Enter 64-bit Windows. A 64-bit OS raises the roof on RAM limits, both for individual processes and the total. After Effects and Premiere Pro are both designed to take advantage of much more RAM than is available on a 32-bit system.
So the remaining question is: Do After Effects and Premiere take advantage of *ALL* the RAM on a 64-bit OS? The answer is no. They would have to be 64-bit native apps to do that. You get some great benefits, and the ball is back in our court. I can’t be specific about future releases, but it’s safe to assume that 64-bit native applications are a matter of when, not if.
But don’t let this stop you from enjoying the benefits of 64-bit. Get a 64-bit OS. Fill up on cheap RAM. Work faster today. I don’t want you to miss out on improved performance with CS4 apps on a 64-bit OS.
I was at an electronics store the other day and I was surprised to see how many of the new systems are sold with 64-bit editions of Windows Vista. I also noticed that a gigabyte of computer memory is now touching the $25 price range.
I think this is a great news.
One of the best ways to get the most out of your Adobe CS4 applications is to run them on a 64-bit operating system. Mac users have it easy because the Mac OS Leopard is only available in a 64-bit flavor. Windows users face a choice between 32- and 64-bit. I suggest walking right past 32-bit Windows and picking up a 64-bit edition of Windows Vista.
The advantage to running CS4 applications on 64-bit OS is that you can install and use large amounts of RAM. Here’s how it works with After Effects: When you are rendering in the Render Queue or building a RAM preview, After Effects can use multiple processor cores to render several frames at the same time. Behind the scenes, After Effects starts a process on each available core. Each process can address up to 4GB of RAM. The After Effects Help on the Web has all the details about memory and multi-core rendering.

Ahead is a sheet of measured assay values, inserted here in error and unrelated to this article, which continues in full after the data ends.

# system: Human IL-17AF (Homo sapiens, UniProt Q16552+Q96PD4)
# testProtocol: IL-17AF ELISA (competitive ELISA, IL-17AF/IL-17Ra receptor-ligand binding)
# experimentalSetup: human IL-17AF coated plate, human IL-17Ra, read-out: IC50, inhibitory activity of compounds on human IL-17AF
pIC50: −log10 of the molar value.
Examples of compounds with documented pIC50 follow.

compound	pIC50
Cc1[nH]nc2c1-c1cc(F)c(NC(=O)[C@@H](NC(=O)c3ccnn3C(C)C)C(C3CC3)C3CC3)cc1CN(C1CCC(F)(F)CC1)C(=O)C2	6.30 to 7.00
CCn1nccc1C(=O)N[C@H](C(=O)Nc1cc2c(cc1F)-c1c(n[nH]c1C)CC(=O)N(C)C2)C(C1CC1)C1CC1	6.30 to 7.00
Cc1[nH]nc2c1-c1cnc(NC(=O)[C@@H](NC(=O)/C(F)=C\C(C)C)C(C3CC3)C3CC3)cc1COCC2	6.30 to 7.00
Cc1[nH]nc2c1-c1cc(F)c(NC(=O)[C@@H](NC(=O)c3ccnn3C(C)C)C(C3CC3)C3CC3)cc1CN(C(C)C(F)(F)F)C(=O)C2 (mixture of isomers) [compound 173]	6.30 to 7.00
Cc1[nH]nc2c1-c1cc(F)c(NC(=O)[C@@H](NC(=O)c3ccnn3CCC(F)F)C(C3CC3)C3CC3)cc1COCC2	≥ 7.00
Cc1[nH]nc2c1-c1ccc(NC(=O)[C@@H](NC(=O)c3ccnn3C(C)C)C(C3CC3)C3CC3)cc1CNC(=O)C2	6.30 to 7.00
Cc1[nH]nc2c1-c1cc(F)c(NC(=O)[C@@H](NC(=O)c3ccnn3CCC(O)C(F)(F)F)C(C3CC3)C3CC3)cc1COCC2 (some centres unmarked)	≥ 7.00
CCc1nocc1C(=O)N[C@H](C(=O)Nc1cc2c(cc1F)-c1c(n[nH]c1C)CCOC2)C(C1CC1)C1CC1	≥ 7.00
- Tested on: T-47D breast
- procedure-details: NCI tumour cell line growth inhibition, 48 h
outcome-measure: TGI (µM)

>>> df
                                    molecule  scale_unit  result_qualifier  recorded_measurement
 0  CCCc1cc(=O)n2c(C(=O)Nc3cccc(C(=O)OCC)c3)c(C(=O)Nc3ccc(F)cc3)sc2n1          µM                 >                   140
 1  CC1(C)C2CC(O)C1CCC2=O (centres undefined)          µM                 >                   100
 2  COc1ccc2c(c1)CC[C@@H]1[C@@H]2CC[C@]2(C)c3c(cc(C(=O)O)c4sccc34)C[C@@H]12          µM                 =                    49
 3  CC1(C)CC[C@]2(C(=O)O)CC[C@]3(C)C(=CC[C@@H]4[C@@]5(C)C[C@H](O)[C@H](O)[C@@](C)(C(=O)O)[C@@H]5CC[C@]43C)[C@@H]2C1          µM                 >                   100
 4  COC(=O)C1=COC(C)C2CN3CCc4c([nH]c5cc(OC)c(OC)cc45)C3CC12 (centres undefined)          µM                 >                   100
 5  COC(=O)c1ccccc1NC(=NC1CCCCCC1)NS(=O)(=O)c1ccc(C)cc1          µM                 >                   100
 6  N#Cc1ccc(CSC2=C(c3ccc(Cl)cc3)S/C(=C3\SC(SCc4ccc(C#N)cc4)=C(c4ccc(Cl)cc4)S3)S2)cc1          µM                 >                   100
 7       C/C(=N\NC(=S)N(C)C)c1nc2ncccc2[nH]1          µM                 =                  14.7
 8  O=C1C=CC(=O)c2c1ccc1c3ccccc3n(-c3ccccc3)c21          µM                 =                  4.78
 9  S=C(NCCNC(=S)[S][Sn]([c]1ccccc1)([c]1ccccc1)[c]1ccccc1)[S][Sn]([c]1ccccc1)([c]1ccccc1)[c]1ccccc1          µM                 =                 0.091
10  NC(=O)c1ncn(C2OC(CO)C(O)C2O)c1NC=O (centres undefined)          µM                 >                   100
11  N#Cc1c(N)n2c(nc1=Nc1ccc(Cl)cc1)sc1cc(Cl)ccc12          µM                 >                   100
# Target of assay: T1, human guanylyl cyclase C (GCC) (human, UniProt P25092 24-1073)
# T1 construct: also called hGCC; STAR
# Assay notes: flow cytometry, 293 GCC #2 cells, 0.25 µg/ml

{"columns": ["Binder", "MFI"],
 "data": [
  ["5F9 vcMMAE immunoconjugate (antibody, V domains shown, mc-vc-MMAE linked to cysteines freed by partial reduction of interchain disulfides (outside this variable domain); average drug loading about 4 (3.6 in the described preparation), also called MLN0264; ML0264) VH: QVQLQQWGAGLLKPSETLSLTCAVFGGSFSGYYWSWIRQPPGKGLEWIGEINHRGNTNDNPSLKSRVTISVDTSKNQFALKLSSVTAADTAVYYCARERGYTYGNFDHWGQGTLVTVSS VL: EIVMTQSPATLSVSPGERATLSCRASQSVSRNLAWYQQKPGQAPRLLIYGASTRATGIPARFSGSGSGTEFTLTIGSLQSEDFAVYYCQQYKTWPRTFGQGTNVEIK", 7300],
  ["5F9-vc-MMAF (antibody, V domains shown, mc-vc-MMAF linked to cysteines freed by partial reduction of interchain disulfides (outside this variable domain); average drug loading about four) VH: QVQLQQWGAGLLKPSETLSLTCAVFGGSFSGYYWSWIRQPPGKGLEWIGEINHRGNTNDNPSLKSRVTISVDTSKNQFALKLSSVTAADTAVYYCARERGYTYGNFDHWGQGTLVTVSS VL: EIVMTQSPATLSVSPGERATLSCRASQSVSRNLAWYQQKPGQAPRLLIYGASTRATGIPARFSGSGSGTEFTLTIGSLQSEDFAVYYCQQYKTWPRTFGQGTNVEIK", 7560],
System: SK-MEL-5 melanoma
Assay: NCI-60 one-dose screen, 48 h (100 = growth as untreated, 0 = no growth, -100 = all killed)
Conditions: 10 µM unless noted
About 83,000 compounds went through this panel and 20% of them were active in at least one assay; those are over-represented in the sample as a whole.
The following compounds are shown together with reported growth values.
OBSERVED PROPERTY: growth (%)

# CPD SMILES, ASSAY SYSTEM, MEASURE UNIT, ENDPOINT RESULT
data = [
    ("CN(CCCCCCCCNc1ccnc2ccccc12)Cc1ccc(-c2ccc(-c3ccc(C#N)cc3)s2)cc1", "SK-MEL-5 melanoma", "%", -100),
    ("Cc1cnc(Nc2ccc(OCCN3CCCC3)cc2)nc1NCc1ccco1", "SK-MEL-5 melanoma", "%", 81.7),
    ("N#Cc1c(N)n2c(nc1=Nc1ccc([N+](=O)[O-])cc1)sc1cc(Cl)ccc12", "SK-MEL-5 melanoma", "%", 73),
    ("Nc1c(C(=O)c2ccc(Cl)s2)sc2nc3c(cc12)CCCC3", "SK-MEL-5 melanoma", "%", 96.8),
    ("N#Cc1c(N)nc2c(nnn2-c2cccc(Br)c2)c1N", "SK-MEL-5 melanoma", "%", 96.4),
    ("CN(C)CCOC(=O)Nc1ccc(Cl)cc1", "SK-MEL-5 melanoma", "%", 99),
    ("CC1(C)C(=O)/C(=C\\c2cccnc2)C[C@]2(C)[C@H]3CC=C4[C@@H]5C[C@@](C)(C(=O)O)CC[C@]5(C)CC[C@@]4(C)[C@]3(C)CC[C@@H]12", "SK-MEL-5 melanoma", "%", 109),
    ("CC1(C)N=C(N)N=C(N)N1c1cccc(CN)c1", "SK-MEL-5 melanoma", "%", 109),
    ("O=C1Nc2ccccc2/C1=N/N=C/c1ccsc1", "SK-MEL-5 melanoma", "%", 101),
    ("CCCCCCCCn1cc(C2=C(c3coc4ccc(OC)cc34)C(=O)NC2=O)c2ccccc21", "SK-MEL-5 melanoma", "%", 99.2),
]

How much RAM should you have when running AE? A good rule of thumb is 4 GB per core, plus whatever you want to use for your operating system and other applications.
Speaking of other applications, say you’re running Premiere Pro CS4 along with After Effects CS4. Premiere Pro can also take advantage of extra RAM. Throw in a couple more gigs for Photoshop, Illustrator and web browser, and it’s looking like the sweet spot is now 16-32 Gigs on a 64-bit OS.
Windows users should make sure that your hardware drivers are available for the 64-bit edition of Vista. It’s been a while since Vista shipped, so this is becoming less of an issue every day. Also, it’s good practice to update to the latest versions of your software. For Vista, get Service Pack 1. For Adobe software, be sure you are using Premiere Pro 4.0.1 and After Effects 9.0.1.
For those of you who aren’t interested in moving to 64-bit, send me a comment and let me know what’s holding you back!